Turck A-size powerfast connectors: High currents, less installation time
New Turck A-Size 3- and 4-pin 7/8 16UN powerfast connectors provide up to 600 Volts and 15 Amps of power in a time-saving, modular wiring design.
Minneapolis, MN – New Turck A-Size 3- and 4-pin 7/8 16UN powerfast connectors provide up to 600 Volts and 15 Amps of power in a time-saving, modular wiring design.
These IP67 rated connectors are manufactured to handle high current applications for machine power distribution, while delivering resistance to vibration commonly associated with conveyors, motors and material handling applications.
A-Size powerfast connectors are available in cordsets with tray rated, exposed run PVC flexlife cable—which provides durability and high performance on fast-paced production lines. These cordsets are additionally offered with or without STOOW rating and feature 14 AWG wires that allow users to replace hardwiring with a robust, quick disconnect system. This design saves significant installation time and money versus traditional conduit systems.
Turck ’s A-Size powerfast line offers male and female, straight connectors, standard and custom lengths, and pigtails or extensions. To complete the system, fully encapsulated mating receptacles with 1/2-in.-14 NPT mounting threads are available.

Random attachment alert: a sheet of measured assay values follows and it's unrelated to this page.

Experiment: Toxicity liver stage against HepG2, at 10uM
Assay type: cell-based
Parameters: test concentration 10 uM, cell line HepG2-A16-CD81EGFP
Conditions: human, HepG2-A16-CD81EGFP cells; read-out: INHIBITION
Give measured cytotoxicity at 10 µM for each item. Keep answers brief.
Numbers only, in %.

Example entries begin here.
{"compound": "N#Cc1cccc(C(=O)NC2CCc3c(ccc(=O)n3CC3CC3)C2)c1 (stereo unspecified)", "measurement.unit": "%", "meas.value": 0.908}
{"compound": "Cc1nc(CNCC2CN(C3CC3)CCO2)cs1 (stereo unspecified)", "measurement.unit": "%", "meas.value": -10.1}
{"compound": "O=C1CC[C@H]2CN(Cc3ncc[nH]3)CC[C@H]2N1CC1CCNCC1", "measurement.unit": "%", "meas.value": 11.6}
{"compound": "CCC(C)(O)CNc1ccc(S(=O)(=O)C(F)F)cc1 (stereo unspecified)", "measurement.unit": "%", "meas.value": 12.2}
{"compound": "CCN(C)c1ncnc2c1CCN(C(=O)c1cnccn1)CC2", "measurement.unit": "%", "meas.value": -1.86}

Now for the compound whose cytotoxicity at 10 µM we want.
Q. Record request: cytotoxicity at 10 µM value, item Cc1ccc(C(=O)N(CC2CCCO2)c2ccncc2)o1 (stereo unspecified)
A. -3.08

Turck says it provides superior quality sensing, connectivity and network products to help manufacturers improve their automated processes.
Annual Salary Survey
After almost a decade of uncertainty, the confidence of plant floor managers is soaring. Even with a number of challenges and while implementing new technologies, there is a renewed sense of optimism among plant managers about their business and their future.
The respondents to the 2014 Plant Engineering Salary Survey come from throughout the U.S. and serve a variety of industries, but they are uniform in their optimism about manufacturing. This year’s survey found 79% consider manufacturing a secure career. That’s up from 75% in 2013 and significantly higher than the 63% figure when Plant Engineering first started asking that question a decade ago.